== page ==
Max is off playing with friends, Hannah is meeting a friend at the playground and later today we'll all go to Indiana Jones as a family event, although Hannah and her friend may exercise their autonomy by seeing a different movie. Not Baby Mama. Although I'd like to see that, myself...

I sent in the promo proof manuscript of Knit With Courage to the printer, along with the cover. I'm having 200 printed in a small run to hand out at TNNA and send to reviewers, to start a bit of buzz and find the places in the book where things may need to be explained better.

The actual pub date for the book will be September 1st, Gerry's "birthday" - his first day with his new stem cells last year. I put Atticus on the cover because he deserves to be, and used my favorite photo of Gerry and the kids on the back cover.

I've never hired a PR person, and I'm not sure if I can afford to this time, but I'm reading up as much as I can on ways to get the book into the right hands to review it. I did a lot of leg work with Confessions and it really paid off, but so much of the work is researching which person at which publication should get the book. And, of course, which bloggers need to get a copy of the book, too...

Very helpful in this process is my old standby, Bestseller in 30 Days, which has a lot of great tips on ways to position and market a book. I was surprised by how short the marketing process seemed to be for my 3 published books, it was as if they expected the market to die off in 6 months, so there wasn't a lot of push after that. I believe that knitters tend to be a longer-term market, and thus deserve a long-term marketing strategy.

Now if I could only come up with one...

You may have noticed the large SC to the right on the blog page. It's the Stitch Cooperative, a new endeavor I'm involved with - several independent designers are getting together to offer our patterns for retail (online) and wholesale (through shops) in the hopes that a cooperative will allow yarn shops to more easily carry a variety of independent designers. Instead of needing to buy a minimum of 5 or 6 of each pattern, they can just buy a few and spread their minimums across all the offerings of the Stitch Cooperative.

We've secured a booth at TNNA - #1056 - and we're hopeful to start taking orders to see if this is an idea that might fly!
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Thursday, May 22, 2008

A Different Kind of Email

Sidenote to Beth: I just finished Bottle #3, I cannot thank you enough and if I could have another kid I'd name her Schlafly (for the beer!)


I received a question today that is something that I address in classes, so I figured I'd write it out in the blog in case anyone else could use this info. I was knitting for 15 years before I figured it out - with the help of Marjorie Winter!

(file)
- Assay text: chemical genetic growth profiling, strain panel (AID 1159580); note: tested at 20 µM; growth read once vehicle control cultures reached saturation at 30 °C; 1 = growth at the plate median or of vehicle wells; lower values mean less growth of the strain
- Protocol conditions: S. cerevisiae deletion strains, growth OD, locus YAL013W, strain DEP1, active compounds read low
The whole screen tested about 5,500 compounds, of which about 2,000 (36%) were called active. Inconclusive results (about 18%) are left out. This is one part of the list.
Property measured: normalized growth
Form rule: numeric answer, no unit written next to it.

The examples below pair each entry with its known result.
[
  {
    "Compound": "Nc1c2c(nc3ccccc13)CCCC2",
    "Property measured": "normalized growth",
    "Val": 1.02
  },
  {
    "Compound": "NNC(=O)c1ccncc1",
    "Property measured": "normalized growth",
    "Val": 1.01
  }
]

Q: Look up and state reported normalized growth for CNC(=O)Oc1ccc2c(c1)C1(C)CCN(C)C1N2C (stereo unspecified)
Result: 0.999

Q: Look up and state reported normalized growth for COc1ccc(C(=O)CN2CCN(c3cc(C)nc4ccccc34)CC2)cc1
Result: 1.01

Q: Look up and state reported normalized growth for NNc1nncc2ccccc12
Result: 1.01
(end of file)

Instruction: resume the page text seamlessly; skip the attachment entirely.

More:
Question
Hi Annie,

I'm a beginner, taught myself with the guides. I'm wondering why when I cast on my first knittable row is purl. I'm starting my first sweater and it instructs to start on the right side. I am right handed and do the one hand cast on, it's coming out on the purl side. What am I doing wrong?

Thank you, L.
Answer
Hey L -

I'm assuming you're using some type of 2-strand cast on (long tail, etc.) where you have 2 separate strands involved in the casting on process.

When you cast on with 2 strands, one strand is casting on (usually the tail) and one strand is actually knitting the first row.

Note: Reminded by my friend, Helen, here are just two of the MANY ways that one can crack this nut! Who knew casting on was an esoteric thesis waiting to be written? Thanks, Helen!

There are 2 ways to deal with this:

#1 WORKING YOUR FIRST ROW AS A WRONG SIDE ROW
In this case, if you want to work your first row (not the row that's part of the cast on process) as a wrong side row, you need to address it (by purling it if you're working in St. st, for example).

I tell my students that, for instance, if they're working a 4-row stitch repeat, they would work this first wrong side row as Row #4 of the repeat. Row #4 (or whatever the last row is of their repeating stitch pattern) will be a wrong side row, thus when you get back to the Right Side you'll be ready to work Row #1 of the stitch pattern.
#2 CHANGE YOUR TECHNIQUE SO YOU ARE PURLING WHEN YOU CAST ON
To do this you'll have to experiment with your cast on style. Watch what you do, very slowly, and see exactly HOW you're forming that knit stitch that is becoming a row of your work. Now, experiment with different ways of working that portion of the cast on so that you're approaching the stitch from the opposite direction, and creating a purl.

Remember, the technical definition of a knit is that the needle is pointing away from you, and with a purl the needle is pointing toward you. So see if you can work the cast on so that for the 'creating a stitch' portion of the cast on the needle is pointing toward you.
I'm sorry if this last way to deal with the wrong side first row issue is confusing - unless I actually see how you're casting on I can't make it clearer, but I'm hoping that by understanding the concept of what's going on and experimenting you might be able to work it out yourself.

Having said all of that, I HIGHLY recommend using #1 to deal with the RS/WS first row issue!
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Monday, May 19, 2008

Humor, Me

In case you have never met me, or haven't taken a class from me, allow me to explain that I use HUMOR to teach.

I tell jokes. I make fun of a lot of things in my classes including myself and sometimes - if a student is up for it (and only if a student is up for it) I will include them in the joke and poke fun at them, too.